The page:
- Celebrity endorsement is rarely to be taken seriously, however…
- One for the men… especially those big tough rugby boys
- Skin healing, joint soothing and loved by stars around the world
There are few things designed to make me less interested in something than the term ‘celebrity endorsed’.
In most cases the famous name associated with a product is usually a soap actor or a member of a boy band… neither of which I consider very high up the food chain if I’m honest.
The fact that Sindy X or Daryll Y slavers monkey gland extract on their face is really of no interest to me.
But I did stop the other day when the delightful Cate Blanchett appeared in the Daily Mail.
Naturally I can be accused of being drawn to the flawless looks of the Hollywood megastar, but as I pointed out to Lara when she caught me nose down over the paper, she WAS making some very interesting comments about natural health products.
It didn’t stop me blushing like a teenager though; much to my family’s amusement.
Muttering under my breath like Muttley from the Wacky Races I retired to the office to continue my ‘research’.
Now before you all jump to the same wrong conclusions, here’s what the rather fetching lady had to say:
- She always drinks fresh lemon juice in hot water to help keep coughs and colds away.
- She recognises the importance of meditation and finding time in the day to be calm and still.
- She attributes the quality of her skin to Emu oil.
Come back all you men… I haven’t finished yet!
Now at this point I dare say that any men reading the letter will have lost interest in me, the delightful Cate and Emu oil… but they would be wrong to stop reading just yet.
The other reason to stock up on this natural oil is that it has fantastic healing properties, so much so that many professional rugby players use it to heal knocks, sores and grazes.
Far from being just a skin treatment it works really effectively to ease aching joints too as it has been shown to be a powerful natural anti-inflammatory.
A study at Victoria University in Melbourne showed a significant reduction in pain in subjects with osteoarthritis in their hands with an application of emu oil.
For thousands of years Aborigines harvested the oil from the flightless birds they hunted and used it to treat a wide range of ailments including cuts, bruises and joint pain.
The early settlers saw the benefits of having a pot of the oil in their medicine chests as well.
For instance, the famous explorer Robert O’Hara Burke tells how he rubbed emu oil into his arms when he was sunburned and found that, not only did it help his sunburn, but his stiff elbow too.
So, why is this stuff so good?
Well the first thing to note is that Emu oil is very quickly absorbed into the skin and is readily available in the living cells under the dead outer layers – this means it gets to work very quickly.
Secondly, it truly does have powerful anti-inflammatory, anti-bacterial, anti-viral and anti-fungal properties which have stood up to significant scientific scrutiny.
What do the scientists say about Emu Oil?
There has been substantial and wide ranging investigation into how Emu oil works, and why it is so effective; this body of evidence has led to Emu oil being classed as a pharmaceutical product in Australia, although it hasn’t achieved that status yet in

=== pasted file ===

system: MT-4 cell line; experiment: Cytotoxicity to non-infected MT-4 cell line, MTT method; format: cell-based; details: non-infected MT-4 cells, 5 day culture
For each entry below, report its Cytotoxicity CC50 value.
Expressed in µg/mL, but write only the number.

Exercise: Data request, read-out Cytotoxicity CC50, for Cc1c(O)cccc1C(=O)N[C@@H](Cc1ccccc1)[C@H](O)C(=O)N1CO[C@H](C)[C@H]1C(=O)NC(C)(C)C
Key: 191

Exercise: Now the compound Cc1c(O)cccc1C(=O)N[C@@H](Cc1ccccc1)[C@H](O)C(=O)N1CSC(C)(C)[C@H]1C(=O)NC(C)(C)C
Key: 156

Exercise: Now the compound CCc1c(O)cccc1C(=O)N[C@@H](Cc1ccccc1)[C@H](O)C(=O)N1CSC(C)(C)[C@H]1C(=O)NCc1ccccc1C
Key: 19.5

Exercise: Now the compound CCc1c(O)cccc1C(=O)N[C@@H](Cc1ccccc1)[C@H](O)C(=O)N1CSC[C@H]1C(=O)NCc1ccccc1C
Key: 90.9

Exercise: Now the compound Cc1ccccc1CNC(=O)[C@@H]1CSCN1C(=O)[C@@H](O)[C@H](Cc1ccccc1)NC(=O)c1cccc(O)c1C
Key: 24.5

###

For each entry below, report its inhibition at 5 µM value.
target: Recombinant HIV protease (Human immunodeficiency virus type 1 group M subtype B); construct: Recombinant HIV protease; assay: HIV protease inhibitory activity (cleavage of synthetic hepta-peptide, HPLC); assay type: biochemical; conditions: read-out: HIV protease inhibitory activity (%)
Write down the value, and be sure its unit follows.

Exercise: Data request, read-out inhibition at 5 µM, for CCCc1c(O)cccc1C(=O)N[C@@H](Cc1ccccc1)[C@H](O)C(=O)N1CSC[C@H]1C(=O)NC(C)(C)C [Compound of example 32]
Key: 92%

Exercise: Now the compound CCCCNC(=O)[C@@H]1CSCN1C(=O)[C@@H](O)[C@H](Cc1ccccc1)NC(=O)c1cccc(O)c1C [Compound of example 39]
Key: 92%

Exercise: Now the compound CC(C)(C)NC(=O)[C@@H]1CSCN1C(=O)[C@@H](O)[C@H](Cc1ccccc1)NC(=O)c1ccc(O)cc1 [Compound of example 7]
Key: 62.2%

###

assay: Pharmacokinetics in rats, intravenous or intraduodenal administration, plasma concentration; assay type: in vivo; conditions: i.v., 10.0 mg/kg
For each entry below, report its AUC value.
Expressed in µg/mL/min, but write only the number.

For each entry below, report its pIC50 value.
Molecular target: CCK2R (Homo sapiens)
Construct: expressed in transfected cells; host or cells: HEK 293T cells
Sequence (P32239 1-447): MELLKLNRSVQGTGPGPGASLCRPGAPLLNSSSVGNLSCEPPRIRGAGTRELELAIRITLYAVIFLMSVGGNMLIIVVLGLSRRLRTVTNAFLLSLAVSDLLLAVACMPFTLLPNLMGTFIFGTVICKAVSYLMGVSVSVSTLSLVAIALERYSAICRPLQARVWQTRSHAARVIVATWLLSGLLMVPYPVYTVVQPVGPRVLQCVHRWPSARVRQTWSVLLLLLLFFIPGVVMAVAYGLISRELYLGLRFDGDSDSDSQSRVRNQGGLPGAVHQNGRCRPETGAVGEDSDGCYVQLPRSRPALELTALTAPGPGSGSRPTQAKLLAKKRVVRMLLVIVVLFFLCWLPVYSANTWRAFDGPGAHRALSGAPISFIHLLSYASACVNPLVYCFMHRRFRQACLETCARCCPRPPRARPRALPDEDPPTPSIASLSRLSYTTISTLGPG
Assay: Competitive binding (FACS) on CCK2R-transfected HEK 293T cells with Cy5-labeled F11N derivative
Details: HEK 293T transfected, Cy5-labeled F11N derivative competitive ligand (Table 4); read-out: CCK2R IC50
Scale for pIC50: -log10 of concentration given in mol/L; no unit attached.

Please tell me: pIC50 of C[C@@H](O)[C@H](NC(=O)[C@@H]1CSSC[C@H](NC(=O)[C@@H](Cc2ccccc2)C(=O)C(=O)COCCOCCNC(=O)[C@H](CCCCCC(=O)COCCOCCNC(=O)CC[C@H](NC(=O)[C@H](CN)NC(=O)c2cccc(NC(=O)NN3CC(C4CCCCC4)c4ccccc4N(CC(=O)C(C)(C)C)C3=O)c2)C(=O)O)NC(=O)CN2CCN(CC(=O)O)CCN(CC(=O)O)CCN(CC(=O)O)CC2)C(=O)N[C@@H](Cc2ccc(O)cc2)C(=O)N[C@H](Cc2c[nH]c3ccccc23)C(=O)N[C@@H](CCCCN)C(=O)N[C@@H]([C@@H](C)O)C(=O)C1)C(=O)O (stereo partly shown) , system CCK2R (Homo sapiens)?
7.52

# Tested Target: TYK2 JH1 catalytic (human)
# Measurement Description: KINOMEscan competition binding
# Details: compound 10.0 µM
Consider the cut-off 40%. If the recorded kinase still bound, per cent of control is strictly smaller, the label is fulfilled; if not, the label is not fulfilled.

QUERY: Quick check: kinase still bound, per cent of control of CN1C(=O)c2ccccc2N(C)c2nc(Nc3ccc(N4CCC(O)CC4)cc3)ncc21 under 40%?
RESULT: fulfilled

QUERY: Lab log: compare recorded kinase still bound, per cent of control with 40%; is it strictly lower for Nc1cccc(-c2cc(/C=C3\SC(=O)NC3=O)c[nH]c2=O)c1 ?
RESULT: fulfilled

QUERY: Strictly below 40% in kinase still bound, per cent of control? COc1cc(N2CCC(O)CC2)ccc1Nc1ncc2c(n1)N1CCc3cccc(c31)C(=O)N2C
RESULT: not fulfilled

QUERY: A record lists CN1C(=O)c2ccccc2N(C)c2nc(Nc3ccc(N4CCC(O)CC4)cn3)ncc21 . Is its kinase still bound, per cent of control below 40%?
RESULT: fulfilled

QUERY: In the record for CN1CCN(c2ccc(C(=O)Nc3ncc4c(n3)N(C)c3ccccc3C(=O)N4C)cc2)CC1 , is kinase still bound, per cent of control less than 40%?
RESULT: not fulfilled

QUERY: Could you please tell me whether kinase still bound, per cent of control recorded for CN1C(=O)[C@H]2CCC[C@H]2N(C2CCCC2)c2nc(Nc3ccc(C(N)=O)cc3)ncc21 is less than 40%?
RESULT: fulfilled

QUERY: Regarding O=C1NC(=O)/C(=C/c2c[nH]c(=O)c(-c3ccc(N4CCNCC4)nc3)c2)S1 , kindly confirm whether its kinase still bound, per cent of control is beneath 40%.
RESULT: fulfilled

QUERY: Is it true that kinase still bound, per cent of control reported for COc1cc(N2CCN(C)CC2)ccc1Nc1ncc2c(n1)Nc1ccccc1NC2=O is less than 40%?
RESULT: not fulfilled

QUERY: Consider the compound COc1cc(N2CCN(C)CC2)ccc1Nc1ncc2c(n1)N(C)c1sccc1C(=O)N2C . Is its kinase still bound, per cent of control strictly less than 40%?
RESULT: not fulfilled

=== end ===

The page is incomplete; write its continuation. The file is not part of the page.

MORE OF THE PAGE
Here is a selection of some of the findings generated from the studies:
- Leigh Hopkins, AEA Oil Standards Team, compared the oil from human’s skin with Emu Oil and found that the fatty acid composition is quite similar. In both types of oil, mono-unsaturated oleic acid is the most prevalent fatty acid, followed by Palmitic acid, then Linoleic acid, which is an EFA (essential fatty acid). This similarity may be one of the factors enabling emu oil to have such a positive action on human skin.
- Thom Leahey of the Ardmore Arthritis Clinic in Oklahoma has reported very positive results in clinical trials with arthritis patients. He was quoted as saying:
“The dramatic results I have observed convinced me that this oil can make an impact on those suffering from arthritis. The advent of this oil has simply changed my practice. The research is impressive. The initial results and potential are so exciting. I’ve begun recommending the use of Emu Oil as part of a regular treatment program for patients. I’ve observed some very surprising results. The oil is very economical compared to regular arthritis medicines, and appears to have fewer side effects.”
- Research carried out by Dr. Michael Holick, M.D, Ph.D., Professor of Medicine, Physiology, and Dermatology at Boston University School of Medicine, shows that there is an increase in cellular activity when Emu Oil is applied to the skin. This means that massaging Emu Oil into the skin encourages the cells underneath to grow, thickening the underlying tissue. This thickening plumps up the skin making wrinkles less obvious.
Why a cracked plate is good for me!
So, back to the words of wisdom from Ms Blanchett…
The star of countless blockbuster films said: ‘I really subscribe to the Asian philosophy that in order for something to be perfect, it needs to contain its grain of imperfection.
‘In Japan for instance, when a plate breaks, they’ll put it back together but they’ll put gold along the cracks – they’ll celebrate the crack. Whereas in the West, I feel like we’re always trying to pretend the crack’s not there or throw it away and get another one.
‘I think we should throw out the notion of trying to attain all that perfection that isn’t possible. We should try to be better but we should celebrate who we are and what we have.’
So, from this particular ‘cracked plate’ I’ll wish you a happy week and encourage you to discover the healing power of the Emu…
Make sure you join the ranks of those in the know – click here